View Post6555, on 14 December 2010 - 10:57 PM, said:

Oh, and as for PDF reading, iAnnotate is the best way to go.


Can you justify this statement? Certainly the iTMS page for iAnnotate PDF spends an awful lot of time telling us what a fantastic app it is for ANNOTATING PDFs and very little time showing us why it is great at reading them.

To consider some basic points:
- Does it allow one to set per-PDF crop margins like Good Reader? The way Good Reader does this is far from perfect, and could certainly be improved. But I'm unaware of no other app that even TRIES to do this.
- What sort of a job does it do of pre-caching the next and preceding pages so that one doesn't delay on flipping to the next page, even when the next page is a complicated PDF (eg some math-heavy TeX page that was originally in postscript and converted to PDF).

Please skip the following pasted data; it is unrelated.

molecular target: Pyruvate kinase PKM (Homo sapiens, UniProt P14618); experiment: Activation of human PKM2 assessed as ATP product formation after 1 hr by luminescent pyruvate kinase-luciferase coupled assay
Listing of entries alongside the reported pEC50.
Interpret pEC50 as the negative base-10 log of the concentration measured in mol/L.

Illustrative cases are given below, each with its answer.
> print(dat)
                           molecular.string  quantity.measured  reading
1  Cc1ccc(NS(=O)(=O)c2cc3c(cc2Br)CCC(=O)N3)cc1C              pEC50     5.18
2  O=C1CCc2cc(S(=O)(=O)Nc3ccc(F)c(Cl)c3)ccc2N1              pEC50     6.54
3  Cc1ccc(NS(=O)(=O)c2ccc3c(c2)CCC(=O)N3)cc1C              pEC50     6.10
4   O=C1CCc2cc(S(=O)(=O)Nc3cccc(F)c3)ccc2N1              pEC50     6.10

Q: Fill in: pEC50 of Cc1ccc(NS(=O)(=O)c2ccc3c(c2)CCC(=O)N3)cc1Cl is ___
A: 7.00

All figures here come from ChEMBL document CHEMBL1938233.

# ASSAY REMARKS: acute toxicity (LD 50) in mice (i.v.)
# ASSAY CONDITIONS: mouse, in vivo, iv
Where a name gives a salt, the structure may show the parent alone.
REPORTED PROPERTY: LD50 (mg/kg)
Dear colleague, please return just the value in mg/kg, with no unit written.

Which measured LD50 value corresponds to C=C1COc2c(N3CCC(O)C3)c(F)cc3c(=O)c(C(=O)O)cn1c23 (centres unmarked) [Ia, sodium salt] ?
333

- How much control do you have over the tap zones?

The tabs support looks good, but I don't see any facilities for the one thing any decent PDF reading app should provide (and which none of the do), namely a "shelf" allowing one to store page(s) from PDFs for easy access, so that one can easily perform the equivalent of flipping between different pages of a book. Multiple tabs that allow one to view DIFFERENT documents easily is not a substitute.

I'd love to find a better PDF reader than Good Reader. Tthat would require, at the very least, offering Good Reader's margin cropping support.
But, as I said, I'm looking for a better alternative. Give me a better argument for iAnnotate than "it's just the greatest, man".